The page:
In many areas of California, there is no reliable annual growing window of 60 to 70 days when temperatures stay within the range of 55° to 85°F, so row covers or other methods to protect plants from both heat and frost are often necessary for worthwhile yields.
Seed cucumbers or plant pre-germinated seeds directly outdoors when frost risk is low and daytime temperatures are consistently 65°F and above. Stagger new plantings about every 2 weeks. Varieties that tolerate heat and temperature extremes do best warm-summer areas.
Use row covers, or improvised materials such as cloth sheets or cardboard, overnight to protect plants from frosts and cold temperatures. Remove covers during the day for sunlight and to allow pollination by insects.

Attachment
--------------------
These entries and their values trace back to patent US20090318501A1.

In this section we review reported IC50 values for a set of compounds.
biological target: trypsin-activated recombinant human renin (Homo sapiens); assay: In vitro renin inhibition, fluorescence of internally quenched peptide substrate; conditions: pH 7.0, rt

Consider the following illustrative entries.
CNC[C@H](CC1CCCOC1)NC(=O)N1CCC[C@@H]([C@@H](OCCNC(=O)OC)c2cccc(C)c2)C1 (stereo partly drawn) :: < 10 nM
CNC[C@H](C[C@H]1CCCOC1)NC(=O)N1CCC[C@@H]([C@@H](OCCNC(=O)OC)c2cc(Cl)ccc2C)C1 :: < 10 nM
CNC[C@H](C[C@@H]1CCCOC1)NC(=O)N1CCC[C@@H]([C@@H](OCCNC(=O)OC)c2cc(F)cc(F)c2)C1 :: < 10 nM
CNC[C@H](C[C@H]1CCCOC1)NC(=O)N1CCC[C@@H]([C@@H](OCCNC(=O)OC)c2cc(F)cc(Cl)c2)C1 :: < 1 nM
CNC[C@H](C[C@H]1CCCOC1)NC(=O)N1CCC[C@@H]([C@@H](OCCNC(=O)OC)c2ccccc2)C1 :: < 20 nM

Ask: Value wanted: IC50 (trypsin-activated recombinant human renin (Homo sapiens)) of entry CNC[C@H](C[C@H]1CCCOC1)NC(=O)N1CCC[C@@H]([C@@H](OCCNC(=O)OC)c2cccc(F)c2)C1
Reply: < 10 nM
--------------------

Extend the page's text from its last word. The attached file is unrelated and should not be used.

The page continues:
As cucumber plants mature, particularly during hot weather, they may be infested by leafminers and other insects. Leaves may be covered in mildew, chlorotic, or bug-eaten. Plants often continue to produce mature fruits and produce a yield despite looking ragged and unhealthy.
Cucumbers will benefit from shade during hot weather. See GardenZeus Tips for Shading Vegetables During Hot Weather for creative ideas from expert Darren Butler about providing shade.
At the end of the season, remove and discard all cucumber plants. Compost any that are free of disease, but dispose of vines infested with powdery mildew in the city green waste bin.
For best quality, harvest cucumbers when fruits are small, mild-flavored, and free of seeds. Slicers are commonly harvested at 4 to 8 inches long but up to 12 inches long or longer for some types. Picklers are often harvested at 2 to 5 inches long.
Use a sharp knife or garden scissors to harvest cucumbers, making a cut on the stem about 1/4-inch to 1/2-inch above the fruit. Experienced gardeners may succeed with harvesting cucumbers by turning the fruit parallel to the vine and removing it with a quick snap. Be cautious about damaging cucumber fruits or the plant when harvesting by hand.